Comment by illano on Open thread, Aug. 03 - Aug. 09, 2015 · 2015-08-04T18:03:12.933Z · score: 1 (1 votes) · LW · GW

For story purposes, using a multi-tiered variant of utilitarianism based on social distance could lead to some interesting results. If the character were to calculate his utility function for a given being by something Calculated Utility = Utility / (Degrees of Separation from me)^2, it would be really easy to calculate, yet come close to what people really use. The interesting part from a fictional standpoint could be if your character rigidly adheres to this function, such that you can manipulate your utility in their eyes by becoming friends with their friends. (e.g. The utility for me to give a random stranger $10 is 0 (assuming infinite degrees of separation), but if they told me they were my sister's friend, it may have a utility of $10/(2)^2, or $2.50) It could be fun to play around with the hero's mind by manipulating the social web.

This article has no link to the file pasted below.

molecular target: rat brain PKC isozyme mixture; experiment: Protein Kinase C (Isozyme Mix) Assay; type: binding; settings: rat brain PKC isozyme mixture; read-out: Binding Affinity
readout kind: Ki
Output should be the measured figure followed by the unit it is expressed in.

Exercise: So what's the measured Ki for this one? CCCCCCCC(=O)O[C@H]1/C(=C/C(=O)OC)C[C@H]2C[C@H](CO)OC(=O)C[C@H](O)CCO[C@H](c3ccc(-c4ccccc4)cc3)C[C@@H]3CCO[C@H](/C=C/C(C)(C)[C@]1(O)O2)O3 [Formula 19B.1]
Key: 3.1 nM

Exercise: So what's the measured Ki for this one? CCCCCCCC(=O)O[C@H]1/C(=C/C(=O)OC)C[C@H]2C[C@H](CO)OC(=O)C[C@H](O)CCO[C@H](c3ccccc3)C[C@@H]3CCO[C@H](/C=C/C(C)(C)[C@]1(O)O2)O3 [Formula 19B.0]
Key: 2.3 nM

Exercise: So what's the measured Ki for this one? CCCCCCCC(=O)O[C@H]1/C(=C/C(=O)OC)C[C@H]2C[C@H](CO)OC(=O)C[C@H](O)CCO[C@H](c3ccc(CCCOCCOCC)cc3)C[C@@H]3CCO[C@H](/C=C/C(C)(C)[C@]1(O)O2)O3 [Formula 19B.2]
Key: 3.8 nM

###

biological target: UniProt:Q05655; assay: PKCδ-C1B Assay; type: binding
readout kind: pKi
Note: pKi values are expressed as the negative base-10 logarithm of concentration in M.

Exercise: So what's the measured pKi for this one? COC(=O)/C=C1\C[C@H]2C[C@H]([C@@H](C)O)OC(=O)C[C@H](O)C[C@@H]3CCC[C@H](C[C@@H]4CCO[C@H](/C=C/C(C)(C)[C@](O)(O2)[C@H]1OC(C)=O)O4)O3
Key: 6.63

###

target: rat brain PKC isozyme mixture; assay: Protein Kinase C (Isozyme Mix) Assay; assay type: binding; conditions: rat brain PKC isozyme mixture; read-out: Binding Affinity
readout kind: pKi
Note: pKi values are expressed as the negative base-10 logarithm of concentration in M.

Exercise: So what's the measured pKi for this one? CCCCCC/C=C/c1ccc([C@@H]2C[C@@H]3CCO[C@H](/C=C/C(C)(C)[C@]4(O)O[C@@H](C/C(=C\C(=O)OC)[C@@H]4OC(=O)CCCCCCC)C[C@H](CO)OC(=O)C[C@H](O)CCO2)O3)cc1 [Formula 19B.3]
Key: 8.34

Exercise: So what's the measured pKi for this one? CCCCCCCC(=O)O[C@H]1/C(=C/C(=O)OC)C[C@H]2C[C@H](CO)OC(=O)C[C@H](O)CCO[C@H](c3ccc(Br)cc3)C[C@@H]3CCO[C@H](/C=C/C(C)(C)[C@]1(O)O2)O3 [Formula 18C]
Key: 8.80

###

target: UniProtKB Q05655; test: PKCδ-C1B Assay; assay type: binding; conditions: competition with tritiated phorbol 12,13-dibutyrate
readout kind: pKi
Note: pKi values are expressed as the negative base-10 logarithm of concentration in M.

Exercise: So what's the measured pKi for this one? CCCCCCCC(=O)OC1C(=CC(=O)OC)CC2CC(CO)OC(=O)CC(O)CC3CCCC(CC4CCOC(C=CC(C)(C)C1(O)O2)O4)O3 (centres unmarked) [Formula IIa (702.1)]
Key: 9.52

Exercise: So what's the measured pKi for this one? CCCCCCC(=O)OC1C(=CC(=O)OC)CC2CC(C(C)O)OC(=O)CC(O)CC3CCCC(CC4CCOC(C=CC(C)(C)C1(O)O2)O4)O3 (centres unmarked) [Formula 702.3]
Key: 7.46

Comment by illano on Crazy Ideas Thread · 2015-07-09T19:38:17.362Z · score: 5 (5 votes) · LW · GW

I didn't look for an extension, but there are definitely a few webpages that will do it for you. For example, your post:

ðə ɪntərnæʃənəl fənɛtɪk ælfəbɛt wəz ərɪdʒənəli mɛnt tu bi juzd æz ə nætʃərəl læŋgwədʒ rajtɪŋ sɪstəm ( fɔr ɪgzæmpəl, ðə dʒərnəl əv ðə ɪntərnæʃənəl fənɛtɪk əsosieʃən wəz ərɪdʒənəli rɪtən ɪn ajpie: èʧtitipí:// fənɛtɪk- blɒg. blogspot. kɑm/ 2012/ 06/ 100- jɪrz- əgo. eʧtiɛmɛl). bətwin ipa|s θiərɛtɪkəl ( fɪziəlɑdʒɪkəl) grawndɪŋ, ɪts wajd jus baj lɪŋgwəsts, ænd ɪts nɪr- lɛdʒəbɪləti baj əntrend ɪŋglɪʃ lɪtərɑti, ajpie ɪz ovər- dətərmənd æz ðə ɑbviəs tʃɔjs fɔr ə rəfɔrmd ɒrθɑgrəfi, ɪf ɪŋglɪʃ wər ɛvəri med tu kənfɔrm fənɛtɪkli tu ə stændərd pronənsieʃən. ðæt sɛd, ɪts nɑt goɪŋ tu hæpən, bɪkɒz spɛlɪŋ rəfɔrm ɪz nɑt ərdʒənt tu ɛniwən wɪθ kæpətəl tu traj ɪt. lajk, səmwən kʊd mek ə brawzər ɪkstɛnʃən ðæt wʊd riples wərdz ðɛr ajpie spɛlɪŋz, so ðæt æn ɒnlɑjn kəmjunəti kʊd fəmɪljərɑjz ðɛmsɛlvz wɪθ ðə nu spɛlɪŋ, bət no wən hæz med ðæt, ɔr ped fɔr ɪt tu bi med, ænd ðɪs plesəz ə strɒŋ əpər bawnd ɑn haw mətʃ ɛniwən kɛrz əbawt spɛlɪŋ rəfɔrm.

(Though the url got really garbled.)

Comment by illano on Crazy Ideas Thread · 2015-07-09T19:19:09.668Z · score: 12 (12 votes) · LW · GW